High Speed 2 (HS2), the Environment Agency and the National Association of Construction Frameworks are currently trialling a new Carbon Reduction Code for the Built Environment ahead of a formal industry launch in November.
The Carbon Reduction Code has been developed by the Achieving Net Zero Cross-Industry Working Group convened by the Cambridge Centre for Smart Infrastructure and Construction (CSIC). The work has been carried out on behalf of the Construction Leadership Council (CLC) and is part of the council’s Construct Zero initiative.
“It is essential that our industry reduces carbon emissions and the more organisations that sign up to the Code the more we will achieve. Carbon reduction is much more likely to happen when all organisations within a value chain are committed to working together to reduce their footprint and save costs,” said CSIC director Jennifer Schooling.
“Collaboration is the key to success, and with alignment across all parties we can progress towards the net zero carbon objective at the pace required. There are already many excellent examples of carbon reduction measures among our Achieving NetZero Cross-Industry Working Group and the code builds upon these strengths to provide an encouraging, supportive and collaborative approach to reducing carbon.
“The code was drafted during 2020 by the CSIC Achieving Net Zero Cross-Industry Working Group and it aims to be a first step to facilitate action by relevant parties towards reducing carbon emissions.”
Nonetheless, she added that it was not intended to replace PAS 2080, which covers carbon management on site, or other equivalent standards. “It is intended to set out a contract between the different organisations to collaborate in reducing carbon and point towards the relevant standards,” she said.
There are three parts to the Carbon Reduction Code – the first is for all parties interested in reducing carbon in construction, the second is focused on clients and the final part is for the supply chain.
“The first section is for all businesses who are part of the construction, infrastructure and building industries and it states that we will aim to reduce our direct and indirect carbon emissions by 75% by 2025 in order to meet zero carbon emissions by 2045, which is the Scottish Government target,” explained Schooling. “This sets out the plans with annual targets and recognises that the majority of cuts need to be made by 2030. We will publish the plans and the progress against those plans annually.”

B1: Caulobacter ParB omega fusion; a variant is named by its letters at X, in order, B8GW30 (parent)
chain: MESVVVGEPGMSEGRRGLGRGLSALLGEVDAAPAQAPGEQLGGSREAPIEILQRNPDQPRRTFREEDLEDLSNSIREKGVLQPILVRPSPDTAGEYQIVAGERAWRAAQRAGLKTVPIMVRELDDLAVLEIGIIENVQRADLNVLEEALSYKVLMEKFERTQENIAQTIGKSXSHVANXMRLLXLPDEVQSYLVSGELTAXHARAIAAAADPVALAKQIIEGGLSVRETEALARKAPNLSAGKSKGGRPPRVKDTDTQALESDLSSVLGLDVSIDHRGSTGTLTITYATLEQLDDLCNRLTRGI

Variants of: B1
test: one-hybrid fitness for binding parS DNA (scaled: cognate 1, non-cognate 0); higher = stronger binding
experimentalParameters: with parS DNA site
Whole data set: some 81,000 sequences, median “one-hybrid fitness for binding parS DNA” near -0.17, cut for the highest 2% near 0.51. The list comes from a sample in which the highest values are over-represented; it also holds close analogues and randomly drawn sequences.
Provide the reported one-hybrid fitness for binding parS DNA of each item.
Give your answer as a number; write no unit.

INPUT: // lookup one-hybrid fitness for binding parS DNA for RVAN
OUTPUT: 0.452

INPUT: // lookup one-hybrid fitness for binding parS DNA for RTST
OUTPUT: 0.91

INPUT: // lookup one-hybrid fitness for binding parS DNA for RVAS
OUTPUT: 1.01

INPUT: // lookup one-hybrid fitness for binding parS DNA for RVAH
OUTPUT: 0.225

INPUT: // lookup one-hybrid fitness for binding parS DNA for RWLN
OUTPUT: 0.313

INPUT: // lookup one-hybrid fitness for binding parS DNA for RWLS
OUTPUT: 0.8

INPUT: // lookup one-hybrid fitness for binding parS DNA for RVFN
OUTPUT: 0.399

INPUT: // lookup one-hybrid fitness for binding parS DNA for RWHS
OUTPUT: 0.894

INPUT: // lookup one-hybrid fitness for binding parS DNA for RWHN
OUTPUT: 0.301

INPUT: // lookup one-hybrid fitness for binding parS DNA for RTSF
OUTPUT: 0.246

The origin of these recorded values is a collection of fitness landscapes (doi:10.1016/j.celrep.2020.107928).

For clients, the code calls for carbon reduction and reporting targets to be built into procurement documents from this year as a deliverable of the procurement process. Schooling said that this will move the “cost-carbon” balance in favour of low carbon choices rather than low cost choices. Clients committing to the code will also provide a carbon baseline for each project and set targets for carbon reduction against these. The code also calls for carbon data to externally verified.
For the supply chain, there are commitments to report on operational carbon from this year and reduce carbon intensity of projects year on year, to automate the production and delivery of carbon production information and proactively recommend and adopt carbon measurement and carbon reduction methodologies on all projects.
“The code is currently being trialled by HS2, the Environment Agency and the National Association of Construction Frameworks,” said Schooling. “They are assessing the code in terms of practicality for implementation in order to revise it ahead of a formal launch in November this year, as well as provide case studies on how to approach adoption of the code in practice.”
Department of Civil Engineering https://www.ibu.edu.ba/department-of-civil-engineering/